Home EnvironmentPollution Marpol Annex I – Is there a better way? A challenge and a questionnaire for marine managers –

Marpol Annex I – Is there a better way? A challenge and a questionnaire for marine managers –

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Mark Parsons

– Marpol Annex I – Is there a better way? A challenge and a questionnaire for marine managers. By Mark Parsons  –

Did you know that in 2007 the Joint Group of Experts on the Scientific Aspects of Marine Environmental Protection estimated that annually 189, 000 tonnes of oil and sludge are discharged legally from ships? This is the 15 parts per million component discharged through oily water separators. That’s roughly equivalent to the result of the Amoco Cadiz casualty or twice the Torrey Canyon or four times the Exxon Valdez spill, entering the oceans every year. All that is legal, so how much extra is being discharged through accidental or illegal discharges? One can only guess.

As the Marpol convention came into effect in the 1970s, the part that deals with discharging the waste oily water that accumulates in ships, engine rooms (Annex I) seems to have evolved around the equipment that was available at the time i.e. the conventional oily water separator using gravity and filtration to clean the water before discharge at sea.

As the oil discharge limit has tightened to 15 ppm the technology appears to have struggled to keep up. Most ships’ engineers have tales of woe regarding the use of oily water separators and there is evidence that many units are simply unreliable, with low efficiency and cumbersome operation and maintenance procedures key factors. Over the years several  ‘new technologies’ have come into this field but still concentrate on disposal over the side. A lot of these newer systems seem to have problems of their own that don’t make them any more reliable than the conventional units.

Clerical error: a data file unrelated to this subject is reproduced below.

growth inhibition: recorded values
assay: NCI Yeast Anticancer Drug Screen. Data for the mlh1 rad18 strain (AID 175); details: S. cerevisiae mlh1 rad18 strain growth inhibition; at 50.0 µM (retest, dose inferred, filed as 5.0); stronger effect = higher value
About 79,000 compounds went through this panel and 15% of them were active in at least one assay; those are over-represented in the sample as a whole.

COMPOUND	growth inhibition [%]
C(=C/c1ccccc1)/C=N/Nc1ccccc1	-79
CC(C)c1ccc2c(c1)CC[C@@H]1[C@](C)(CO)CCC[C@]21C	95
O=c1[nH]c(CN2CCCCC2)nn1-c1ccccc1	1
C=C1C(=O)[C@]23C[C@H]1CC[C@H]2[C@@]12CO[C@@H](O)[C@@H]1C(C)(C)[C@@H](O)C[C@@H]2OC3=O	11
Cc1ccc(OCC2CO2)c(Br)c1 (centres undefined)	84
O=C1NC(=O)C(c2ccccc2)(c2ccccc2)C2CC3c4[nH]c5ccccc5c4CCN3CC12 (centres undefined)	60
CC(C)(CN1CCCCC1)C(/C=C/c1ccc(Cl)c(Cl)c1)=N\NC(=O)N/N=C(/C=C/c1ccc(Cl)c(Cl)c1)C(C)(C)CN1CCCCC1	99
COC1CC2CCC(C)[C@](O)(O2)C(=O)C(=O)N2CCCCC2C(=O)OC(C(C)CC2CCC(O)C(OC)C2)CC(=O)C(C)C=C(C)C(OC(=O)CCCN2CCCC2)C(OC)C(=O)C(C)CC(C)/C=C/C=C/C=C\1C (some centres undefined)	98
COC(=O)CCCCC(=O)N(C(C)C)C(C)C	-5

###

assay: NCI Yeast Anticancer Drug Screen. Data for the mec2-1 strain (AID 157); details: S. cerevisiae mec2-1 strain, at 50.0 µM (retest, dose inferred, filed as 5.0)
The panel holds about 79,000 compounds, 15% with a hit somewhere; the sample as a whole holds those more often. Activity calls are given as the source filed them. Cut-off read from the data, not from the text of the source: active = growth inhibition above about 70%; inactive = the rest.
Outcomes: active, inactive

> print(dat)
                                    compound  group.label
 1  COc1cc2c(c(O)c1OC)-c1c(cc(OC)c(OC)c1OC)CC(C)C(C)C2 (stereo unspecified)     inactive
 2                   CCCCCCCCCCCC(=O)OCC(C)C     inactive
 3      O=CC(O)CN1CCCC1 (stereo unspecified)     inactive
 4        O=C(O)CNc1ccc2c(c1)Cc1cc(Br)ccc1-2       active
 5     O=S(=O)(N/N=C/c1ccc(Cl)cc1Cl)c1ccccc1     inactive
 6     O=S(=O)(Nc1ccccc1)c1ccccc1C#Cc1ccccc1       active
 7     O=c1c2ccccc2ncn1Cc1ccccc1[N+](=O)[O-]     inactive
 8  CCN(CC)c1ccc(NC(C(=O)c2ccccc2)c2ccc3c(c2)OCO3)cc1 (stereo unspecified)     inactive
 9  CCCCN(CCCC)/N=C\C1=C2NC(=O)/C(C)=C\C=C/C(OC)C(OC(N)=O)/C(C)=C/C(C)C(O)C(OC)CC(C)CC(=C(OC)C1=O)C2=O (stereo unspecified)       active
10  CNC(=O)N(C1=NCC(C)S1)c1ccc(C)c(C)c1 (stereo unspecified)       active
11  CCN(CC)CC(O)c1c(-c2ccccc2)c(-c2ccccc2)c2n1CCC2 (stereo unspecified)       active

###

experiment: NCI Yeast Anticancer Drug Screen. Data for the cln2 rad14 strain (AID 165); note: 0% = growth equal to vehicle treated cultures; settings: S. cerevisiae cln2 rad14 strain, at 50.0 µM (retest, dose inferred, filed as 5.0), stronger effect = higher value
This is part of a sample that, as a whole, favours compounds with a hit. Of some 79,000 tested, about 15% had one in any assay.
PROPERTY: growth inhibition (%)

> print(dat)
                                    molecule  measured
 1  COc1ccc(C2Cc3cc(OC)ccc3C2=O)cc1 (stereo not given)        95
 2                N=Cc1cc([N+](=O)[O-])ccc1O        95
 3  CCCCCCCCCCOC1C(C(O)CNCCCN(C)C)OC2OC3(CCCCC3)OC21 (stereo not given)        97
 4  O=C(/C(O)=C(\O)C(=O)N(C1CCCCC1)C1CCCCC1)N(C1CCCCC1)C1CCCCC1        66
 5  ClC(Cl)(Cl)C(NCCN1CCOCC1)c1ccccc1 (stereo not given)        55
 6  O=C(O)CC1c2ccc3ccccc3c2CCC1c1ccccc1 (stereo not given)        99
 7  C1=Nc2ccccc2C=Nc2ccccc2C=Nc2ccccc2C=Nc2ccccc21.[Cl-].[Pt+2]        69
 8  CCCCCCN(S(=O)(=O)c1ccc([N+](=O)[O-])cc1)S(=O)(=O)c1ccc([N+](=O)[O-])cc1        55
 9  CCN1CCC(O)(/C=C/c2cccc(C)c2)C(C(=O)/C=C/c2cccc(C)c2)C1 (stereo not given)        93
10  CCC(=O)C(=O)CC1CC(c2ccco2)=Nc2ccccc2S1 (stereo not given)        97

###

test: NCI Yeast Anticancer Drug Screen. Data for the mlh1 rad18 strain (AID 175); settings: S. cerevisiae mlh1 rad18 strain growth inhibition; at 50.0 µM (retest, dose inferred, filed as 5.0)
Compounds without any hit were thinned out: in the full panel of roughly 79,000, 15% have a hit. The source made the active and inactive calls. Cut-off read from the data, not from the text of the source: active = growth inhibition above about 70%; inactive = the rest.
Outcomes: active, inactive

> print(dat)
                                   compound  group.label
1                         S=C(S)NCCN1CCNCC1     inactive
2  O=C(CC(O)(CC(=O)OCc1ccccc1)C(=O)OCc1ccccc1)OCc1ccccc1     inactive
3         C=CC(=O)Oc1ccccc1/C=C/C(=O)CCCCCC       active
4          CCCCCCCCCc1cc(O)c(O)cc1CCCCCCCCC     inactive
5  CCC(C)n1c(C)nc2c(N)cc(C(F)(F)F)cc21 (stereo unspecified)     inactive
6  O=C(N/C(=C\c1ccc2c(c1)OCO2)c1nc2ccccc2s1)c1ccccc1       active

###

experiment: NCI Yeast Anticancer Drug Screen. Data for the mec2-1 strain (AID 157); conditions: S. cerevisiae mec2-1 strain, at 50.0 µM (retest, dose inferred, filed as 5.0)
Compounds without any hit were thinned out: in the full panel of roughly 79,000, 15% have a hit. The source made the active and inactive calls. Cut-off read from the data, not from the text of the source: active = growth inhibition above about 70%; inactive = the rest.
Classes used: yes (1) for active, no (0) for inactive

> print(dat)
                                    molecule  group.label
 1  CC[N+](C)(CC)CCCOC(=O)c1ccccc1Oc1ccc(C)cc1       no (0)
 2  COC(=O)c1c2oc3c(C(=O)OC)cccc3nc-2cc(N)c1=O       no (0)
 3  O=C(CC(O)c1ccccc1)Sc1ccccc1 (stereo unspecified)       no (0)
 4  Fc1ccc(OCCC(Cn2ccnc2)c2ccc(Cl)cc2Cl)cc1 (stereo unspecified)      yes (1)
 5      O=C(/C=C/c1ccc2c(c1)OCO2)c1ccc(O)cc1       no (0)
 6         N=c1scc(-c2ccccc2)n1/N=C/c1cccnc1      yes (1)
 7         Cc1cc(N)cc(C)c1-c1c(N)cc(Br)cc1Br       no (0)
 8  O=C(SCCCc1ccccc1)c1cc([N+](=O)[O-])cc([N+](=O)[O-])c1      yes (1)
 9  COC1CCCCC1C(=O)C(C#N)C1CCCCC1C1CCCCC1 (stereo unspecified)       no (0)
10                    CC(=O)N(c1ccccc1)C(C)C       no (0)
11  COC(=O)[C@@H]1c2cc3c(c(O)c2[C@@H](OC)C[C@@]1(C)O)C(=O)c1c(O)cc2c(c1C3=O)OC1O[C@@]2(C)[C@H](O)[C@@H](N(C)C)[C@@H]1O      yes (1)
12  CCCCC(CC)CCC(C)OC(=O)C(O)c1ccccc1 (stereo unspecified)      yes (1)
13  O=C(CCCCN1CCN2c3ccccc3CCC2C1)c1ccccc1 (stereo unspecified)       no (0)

Often the result of this unreliability is the infamous ‘magic pipe’ scenario and resultant high profile prosecutions and large fines sought by the US Department of Justice.

Did you know that in 2008, a former chief warrant officer in the US Coast Guard and main propulsion assistant for the Coast Guard Cutter Rush, was sentenced in the US District Court in Hawaii for making a false statement to federal agents investigating allegations of discharge of oil-contaminated waste into Honolulu Harbour? He was fined $5, 000, told to carry out 200 hours of community service and put on probation for two years.

It was said that 2, 000 gallons of bilge waste was pumped overboard, bypassing the oily water separator.

This case in particular reinforces the idea that all may not be well with the current system.

So what can we do about it? Well, how about a different method of disposal altogether, where the water content is evaporated and collected as pure water (effectively distillation), so that there is no overboard discharge at all. Whatever remains is either burnt on board in the ship’s boiler or incinerator, or retained and discharged ashore when the opportunity arises.

If you’re thinking – that’s a large volume of water to boil off, you’d be correct. Typically it takes about 2.5kW to boil a gallon of water, so an electric heat source would be very expensive, although smaller electric units for work boats are already available from companies such as Skimoil in the US. Another source of heat can be found in the exhausts of main engines, boilers and auxiliaries. It’s been common practice for many years to take advantage of this ‘free’ source of energy so maybe it can be used for this different application. In the ideal system the heat from the burnt waste itself could be put back in the system and the recovered fresh water used elsewhere on the vessel.

Obviously there would be a lot of work to investigate if such a system would be technically and commercially viable, and to design and test a system itself would be no small task. It may be decided it is not viable, a complete waste of time, and we would be back to square one. To this end, I have set up a simple online questionnaire to see what the world’s shipping industry thinks and what companies’ experiences actually are. The questions are aimed at superintendents and marine managers who deal with the day-to-day issues of operating the ships and port state control inspections of the equipment. If anyone in this category is interested in the topic or have any comments or experiences they would like to share, the questionnaire can be found via the link:


Mark Parsons is technical manager for Serco Marine Services, Portsmouth. He was one of the first dual cadets with Shell Tankers in 1985, and after leaving Shell in 1996 he worked as chief mate and chief engineer on passenger ships, with a brief spell as production manager in a precision engineering company. He came ashore as a ship manager in 2006.

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